The Jew And The Carrot

Jews and Coffee — Talk Amongst Yourselves

By Emily Shire

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Coffee can help us survive insomnia, late-night hours at the office, and wicked hangovers, but can the bitter brew really tell us about our past? According to Robert Liberles in his most recent book, “Jews Welcomes Coffee,” there’s a lot to be discovered through the bean — including insights into German Jewish history.

When coffee arrived in Europe in mid to late 16th century, wine and beer were the beverages of choice (mid-afternoon beer break, anyone?). Bitter and packing doses of caffeine, coffee was seen as an exotic and suspect drink, that was accepted by some and feared by others.

More than in any other European nation, coffee faced significant backlash in Germany where it was seen as a potentially destructive beverage for a nation with deeply entrenched beer industry and “liquid nationalism.” Frederick the Great, believed coffee’s popularity at beer’s expense would damage the national character. “My people must drink beer,” he said. “The King does not believe that coffee drinking soldiers can be depended on to endure hardship.”

Coffee’s popularity also threatened the German economy. It’s diverted money away from the domestic network of beer production and redirected it towards the importation of foreign coffee beans.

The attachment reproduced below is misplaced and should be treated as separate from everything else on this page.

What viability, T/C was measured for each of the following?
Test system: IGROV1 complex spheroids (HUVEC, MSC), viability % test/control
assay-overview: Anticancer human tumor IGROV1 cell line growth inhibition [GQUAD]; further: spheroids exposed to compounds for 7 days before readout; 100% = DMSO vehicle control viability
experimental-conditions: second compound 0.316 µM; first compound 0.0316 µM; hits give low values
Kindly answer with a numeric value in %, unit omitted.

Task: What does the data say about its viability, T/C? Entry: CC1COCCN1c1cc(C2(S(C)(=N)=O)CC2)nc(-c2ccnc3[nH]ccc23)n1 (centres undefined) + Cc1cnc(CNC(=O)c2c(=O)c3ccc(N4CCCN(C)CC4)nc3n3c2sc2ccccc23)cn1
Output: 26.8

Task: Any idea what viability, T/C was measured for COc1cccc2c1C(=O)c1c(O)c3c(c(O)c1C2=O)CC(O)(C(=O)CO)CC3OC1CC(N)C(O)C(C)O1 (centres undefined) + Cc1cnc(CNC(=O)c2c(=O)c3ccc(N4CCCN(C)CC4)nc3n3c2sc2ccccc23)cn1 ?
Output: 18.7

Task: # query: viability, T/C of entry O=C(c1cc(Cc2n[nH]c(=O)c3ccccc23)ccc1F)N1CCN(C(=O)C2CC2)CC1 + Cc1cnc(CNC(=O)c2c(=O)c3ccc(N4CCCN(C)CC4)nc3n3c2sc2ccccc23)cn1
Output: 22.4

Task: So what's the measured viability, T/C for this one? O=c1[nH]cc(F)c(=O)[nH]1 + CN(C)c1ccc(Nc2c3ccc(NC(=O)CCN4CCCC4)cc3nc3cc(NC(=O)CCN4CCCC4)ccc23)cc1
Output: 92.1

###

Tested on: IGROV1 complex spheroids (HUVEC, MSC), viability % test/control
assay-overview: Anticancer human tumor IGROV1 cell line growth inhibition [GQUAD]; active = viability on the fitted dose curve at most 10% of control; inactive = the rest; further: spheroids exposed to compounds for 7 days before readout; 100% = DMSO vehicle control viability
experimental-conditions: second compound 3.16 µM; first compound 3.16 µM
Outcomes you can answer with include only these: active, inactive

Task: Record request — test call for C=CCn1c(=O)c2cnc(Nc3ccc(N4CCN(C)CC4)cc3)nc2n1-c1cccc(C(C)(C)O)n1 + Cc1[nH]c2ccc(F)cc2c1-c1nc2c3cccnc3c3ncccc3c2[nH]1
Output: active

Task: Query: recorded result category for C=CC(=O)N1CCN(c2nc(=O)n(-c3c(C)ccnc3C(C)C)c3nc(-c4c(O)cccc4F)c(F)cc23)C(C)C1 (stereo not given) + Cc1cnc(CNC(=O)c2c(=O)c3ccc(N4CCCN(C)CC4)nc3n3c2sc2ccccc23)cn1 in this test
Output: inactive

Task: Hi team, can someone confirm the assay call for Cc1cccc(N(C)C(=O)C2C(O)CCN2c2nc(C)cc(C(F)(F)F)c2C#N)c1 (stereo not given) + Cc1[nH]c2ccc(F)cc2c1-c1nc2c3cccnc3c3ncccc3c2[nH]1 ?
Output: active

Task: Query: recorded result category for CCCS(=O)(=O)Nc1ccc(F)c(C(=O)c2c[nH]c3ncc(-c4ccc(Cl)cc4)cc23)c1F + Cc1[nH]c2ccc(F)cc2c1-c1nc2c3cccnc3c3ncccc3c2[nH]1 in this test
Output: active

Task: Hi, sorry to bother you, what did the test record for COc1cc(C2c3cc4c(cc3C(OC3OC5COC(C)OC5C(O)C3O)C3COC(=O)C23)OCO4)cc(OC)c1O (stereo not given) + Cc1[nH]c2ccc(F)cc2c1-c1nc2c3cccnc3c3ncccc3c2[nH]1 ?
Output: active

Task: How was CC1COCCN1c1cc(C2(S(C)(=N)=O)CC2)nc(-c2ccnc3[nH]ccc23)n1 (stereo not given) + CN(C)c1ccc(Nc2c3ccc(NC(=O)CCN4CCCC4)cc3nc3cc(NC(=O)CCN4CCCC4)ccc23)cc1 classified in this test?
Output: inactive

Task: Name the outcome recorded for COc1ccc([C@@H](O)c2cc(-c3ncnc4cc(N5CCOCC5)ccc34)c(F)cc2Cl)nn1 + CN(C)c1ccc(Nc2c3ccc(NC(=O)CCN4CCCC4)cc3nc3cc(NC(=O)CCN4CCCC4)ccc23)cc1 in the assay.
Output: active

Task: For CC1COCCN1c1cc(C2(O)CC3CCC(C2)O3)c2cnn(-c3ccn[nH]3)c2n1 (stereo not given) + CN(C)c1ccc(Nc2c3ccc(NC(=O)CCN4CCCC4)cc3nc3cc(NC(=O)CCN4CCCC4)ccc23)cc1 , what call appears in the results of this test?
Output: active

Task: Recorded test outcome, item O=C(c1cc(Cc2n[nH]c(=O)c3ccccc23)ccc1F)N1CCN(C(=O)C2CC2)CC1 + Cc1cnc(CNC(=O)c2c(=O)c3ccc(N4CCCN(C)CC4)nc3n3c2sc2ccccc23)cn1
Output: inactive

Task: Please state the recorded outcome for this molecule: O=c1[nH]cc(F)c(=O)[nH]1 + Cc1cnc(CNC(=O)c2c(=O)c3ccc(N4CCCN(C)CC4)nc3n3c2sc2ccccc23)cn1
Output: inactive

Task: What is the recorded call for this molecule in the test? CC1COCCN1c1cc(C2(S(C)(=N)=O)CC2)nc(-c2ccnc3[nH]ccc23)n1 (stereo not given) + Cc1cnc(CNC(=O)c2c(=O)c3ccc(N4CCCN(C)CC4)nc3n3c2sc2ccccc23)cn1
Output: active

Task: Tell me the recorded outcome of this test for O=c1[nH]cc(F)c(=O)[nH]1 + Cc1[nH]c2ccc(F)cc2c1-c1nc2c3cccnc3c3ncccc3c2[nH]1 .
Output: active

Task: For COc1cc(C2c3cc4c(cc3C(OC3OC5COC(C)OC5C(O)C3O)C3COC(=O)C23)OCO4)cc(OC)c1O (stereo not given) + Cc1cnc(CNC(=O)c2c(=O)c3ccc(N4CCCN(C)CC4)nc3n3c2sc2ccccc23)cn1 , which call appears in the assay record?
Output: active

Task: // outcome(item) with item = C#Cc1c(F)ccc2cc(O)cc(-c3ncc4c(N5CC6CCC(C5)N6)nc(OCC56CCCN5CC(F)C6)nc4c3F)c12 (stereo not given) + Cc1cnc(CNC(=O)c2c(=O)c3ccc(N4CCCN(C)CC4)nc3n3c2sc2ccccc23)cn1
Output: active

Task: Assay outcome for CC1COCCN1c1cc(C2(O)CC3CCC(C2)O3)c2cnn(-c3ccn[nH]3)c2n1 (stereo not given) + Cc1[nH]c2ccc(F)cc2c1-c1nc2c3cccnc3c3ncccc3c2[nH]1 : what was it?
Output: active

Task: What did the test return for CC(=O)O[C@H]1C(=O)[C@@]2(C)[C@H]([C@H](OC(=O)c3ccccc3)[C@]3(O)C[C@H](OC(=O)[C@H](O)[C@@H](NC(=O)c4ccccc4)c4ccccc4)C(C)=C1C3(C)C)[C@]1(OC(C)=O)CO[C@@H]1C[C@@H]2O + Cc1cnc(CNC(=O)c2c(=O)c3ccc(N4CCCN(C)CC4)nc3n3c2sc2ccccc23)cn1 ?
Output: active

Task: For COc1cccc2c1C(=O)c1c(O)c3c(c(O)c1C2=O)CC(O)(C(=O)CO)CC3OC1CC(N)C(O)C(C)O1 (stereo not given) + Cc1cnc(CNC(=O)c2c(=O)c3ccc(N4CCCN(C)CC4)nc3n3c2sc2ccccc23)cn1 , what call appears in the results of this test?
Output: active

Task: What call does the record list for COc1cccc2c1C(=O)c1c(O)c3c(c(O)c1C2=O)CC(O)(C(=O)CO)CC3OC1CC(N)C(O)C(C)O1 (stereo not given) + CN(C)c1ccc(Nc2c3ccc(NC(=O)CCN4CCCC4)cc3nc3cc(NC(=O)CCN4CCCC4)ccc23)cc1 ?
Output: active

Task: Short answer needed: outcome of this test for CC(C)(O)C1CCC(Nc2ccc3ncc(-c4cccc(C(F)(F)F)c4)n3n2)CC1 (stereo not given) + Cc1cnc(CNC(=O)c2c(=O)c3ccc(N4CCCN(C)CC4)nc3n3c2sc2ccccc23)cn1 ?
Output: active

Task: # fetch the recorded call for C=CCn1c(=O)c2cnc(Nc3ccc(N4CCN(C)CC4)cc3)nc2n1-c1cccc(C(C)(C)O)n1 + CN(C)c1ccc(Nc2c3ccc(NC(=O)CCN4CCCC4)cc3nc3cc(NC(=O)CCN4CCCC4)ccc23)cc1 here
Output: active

While German Christians were battling over coffee, German Jews adopted coffee with relatively little resistance, perhaps reflecting their own eagerness to be accepted by a German society that had strong anti-Semitic veins. But coffee, like other modern items of the time, presented challenges for rabbis, Liberles points out. They struggled with how the new popular beverage would fit into Jewish custom and law: What prayers should Jews say over coffee? Could the new drink be prepared on Shabbat and could Jews drink from a gentile coffeehouse, were all topics of conversation.

At the same time, Jews were becoming involved in the trade of coffee. In the 18th century a petition against Frankfurt Jews’ involvement in the coffee trade surfaced. The petition, Liberles explains, reflected the fears among Germans that Jews were transition from money-lending to commerce. The petition fed on old anti-Semetic ideas of Jews as inherently deceptive and modern concerns that Jews’ economic role was dramatically increasing. There was also a fear that Jewish merchants would taint the new drink with addatives that would harm Christian consumers.

While Liberles’ discussion of the petition reveals the crux of concerns and suspicions towards German Jews at the time, it is unclear why he chose coffee for his focus, especially when Jewish tea and sugar merchants faced the same challenges. The connections between German Jews and coffee seem forced at times in the book.

However, Liberles is careful to never to hyper-inflate the role of coffee in Jewish or European history. “Coffee itself hardly caused fundamental changes in social or political structures,” he writes. Rather the responses to coffee, “reflected the character of each society and the broader dynamics of change at that time.”

While a reader may need a strong cup of coffee or a shot of espresso for some of his denser sections, Liberles teases out unique insights into the financial, religious, and social structure of the Jewish community of early modern Germany through their ties to coffee. But, the greatest benefit of reading his book is realizing how a single edible can be treated as a lens for historical research, proving: “Ideas alone do not change history,” sometimes food does.


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